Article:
So What IS Production and (Gulp) What's the Future?
Last week, I was fortunate enough to moderate a meeting of the Bookbinder's Guild of New York (now renamed as the Book Industry Guild of New York), billed as "The Changing Role of Production."
A stellar panel was assembled: Jane Searle (W.W. Norton), Barbara Kittle (Pearson), Dylan Hoke (Hachette), and Nadine Britt (Penguin). Not wanting to get in trouble by implying anyone's age, let's just say that there were many years of experience, across many types of (mainly book) publishing on the panel.
The first interesting aspect of the evening was the turnout—close to 150 people at all levels of experience. I'm told it was the most well-attended monthly meeting the Guild has had in roughly five years. Starting with the safe assumption that they were not there to hear the moderator, what brought so many people to this event? Two factors come to mind.
One is the panel. Everyone on the panel is not just known, but known to have smart things to say about the current state of production AND to have interesting thoughts about the future state.
The other factor is that production people are, generally speaking, nervous about their jobs. I think that some people came to this meeting to get a sense from this panel of which way the wind was blowing. This emotional state of production (assuming there is such a thing) is not shocking. The rate and depth of change in that world is incredible. Thirty-five years ago there were still hot metal typesetters in business. For both staff and vendors, the world has changed dramatically. Think about how far we've come and the uncertainty, in some ways, of where we are going.
Another interesting aspect was the topics for discussion. In the prep sessions for the meeting, the panelists came to believe that we needed to first define "production" because of the wide range of meanings that the word carries. After all, the definition often varies from one publisher to the next: Does it include manufacturing? Where does responsibility for non-print product fall? What are the roles of staff in departments with similar job titles? And this does not even factor in how each company and each department is coping with the uncertainty and changes in the air.
Seems reasonable to have to define, and yet …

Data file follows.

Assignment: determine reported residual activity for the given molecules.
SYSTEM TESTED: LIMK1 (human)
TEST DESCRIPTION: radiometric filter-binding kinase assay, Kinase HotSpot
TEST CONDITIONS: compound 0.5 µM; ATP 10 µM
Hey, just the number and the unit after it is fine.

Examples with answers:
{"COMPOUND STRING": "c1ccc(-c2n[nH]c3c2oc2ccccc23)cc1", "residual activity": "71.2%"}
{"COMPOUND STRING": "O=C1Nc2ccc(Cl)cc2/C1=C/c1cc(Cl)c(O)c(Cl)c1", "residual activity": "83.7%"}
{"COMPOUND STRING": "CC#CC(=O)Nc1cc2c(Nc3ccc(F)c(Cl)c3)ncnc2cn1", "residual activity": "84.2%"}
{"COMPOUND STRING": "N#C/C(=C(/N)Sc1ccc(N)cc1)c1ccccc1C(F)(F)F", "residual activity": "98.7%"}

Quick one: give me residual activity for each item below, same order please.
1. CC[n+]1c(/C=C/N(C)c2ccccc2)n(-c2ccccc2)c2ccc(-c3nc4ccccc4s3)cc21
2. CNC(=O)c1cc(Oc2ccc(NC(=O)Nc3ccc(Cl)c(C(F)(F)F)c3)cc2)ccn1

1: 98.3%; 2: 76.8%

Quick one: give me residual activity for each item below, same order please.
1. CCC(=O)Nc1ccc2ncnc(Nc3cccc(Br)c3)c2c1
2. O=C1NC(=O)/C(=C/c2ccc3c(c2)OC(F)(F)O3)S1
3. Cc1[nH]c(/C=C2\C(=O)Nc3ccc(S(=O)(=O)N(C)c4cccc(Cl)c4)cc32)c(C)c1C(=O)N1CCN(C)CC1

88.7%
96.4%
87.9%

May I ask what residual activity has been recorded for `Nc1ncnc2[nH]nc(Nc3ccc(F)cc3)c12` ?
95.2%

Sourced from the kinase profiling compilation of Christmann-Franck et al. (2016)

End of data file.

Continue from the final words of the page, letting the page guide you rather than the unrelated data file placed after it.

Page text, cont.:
Listening to the recording of the meeting confirms what I thought I heard that night. Without planning it, the panel members agreed upon a core set of ideas that were remarkably consistent.
Nadine Britt started her comments with a dictionary definition of production that still remains true. "Production" is defined as "bringing forth" and "making or manufacturing from raw materials." This basic concept was one of the common themes. Each panel member, in their own way, spoke of the currency of that age-old truism. Some of the specifics of the raw materials and the end product have changed, and will continue to change, but the basics remain.
Which leads to the next common theme—the need for flexibility. Including a desire to learn new things. Time and time again, the speakers came back to stories of individuals and departments succeeding because of their openness to change. In some cases, it was individuals being able to move to other departments. In some cases, it was a department (and company) able to move forward due to leaders coming together as a team.
The third theme was an expanded role for production, and recognition of using the project management skill set endemic there in a wider role. This is showing itself, in some companies, as production (finally!) getting involved earlier in the planning and creation of projects. This was less of a change for some, but a big change for others.
So, once again, production people discover that they are more alike than not. The opposite assumption that is prevalent in publishing—I call it the "but my books are different!" syndrome—keeps us divided and makes larger solutions harder to come by. I think it's terrific when we find that's not true. It opens the door a little wider for us to find collective solutions, and not believe that everyone is on their own solving unique problems.
As for the future, again, there was general agreement:
• Books are still predominant; that's already changed some and is changing rapidly, but books will still be the driver for awhile
• For individuals working in production, the key is to look to the future, not hang on to the past. Those who are excited by the future, open to change, open to learning, and open to (possibly) a different job are more likely to thrive in the future.
A good meeting like this can accomplish so much. It's an opportunity for production people to share experiences and ideas. And not to sound overly optimistic (those who know me would scoff at the possibility), but it's also a chance to toss out the thought that maybe the sky is not falling.
- Pearson Company
- Time Inc.
- New York